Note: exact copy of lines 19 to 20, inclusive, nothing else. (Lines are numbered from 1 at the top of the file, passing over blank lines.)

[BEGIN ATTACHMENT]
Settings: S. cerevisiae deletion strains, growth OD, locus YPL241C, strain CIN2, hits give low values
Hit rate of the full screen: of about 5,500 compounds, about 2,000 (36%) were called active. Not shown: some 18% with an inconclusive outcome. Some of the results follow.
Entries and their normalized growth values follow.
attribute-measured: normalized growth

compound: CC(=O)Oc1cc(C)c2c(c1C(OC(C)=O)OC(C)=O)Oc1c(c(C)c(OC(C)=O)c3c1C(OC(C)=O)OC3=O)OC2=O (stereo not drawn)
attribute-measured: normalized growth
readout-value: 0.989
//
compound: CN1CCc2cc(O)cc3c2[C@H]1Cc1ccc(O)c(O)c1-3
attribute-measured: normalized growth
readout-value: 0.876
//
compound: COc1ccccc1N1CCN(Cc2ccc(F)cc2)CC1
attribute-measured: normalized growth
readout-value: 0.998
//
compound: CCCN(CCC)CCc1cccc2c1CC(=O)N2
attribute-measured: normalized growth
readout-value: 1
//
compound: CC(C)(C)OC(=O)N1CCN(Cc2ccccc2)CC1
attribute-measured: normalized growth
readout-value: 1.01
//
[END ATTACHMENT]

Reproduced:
readout-value: 1
//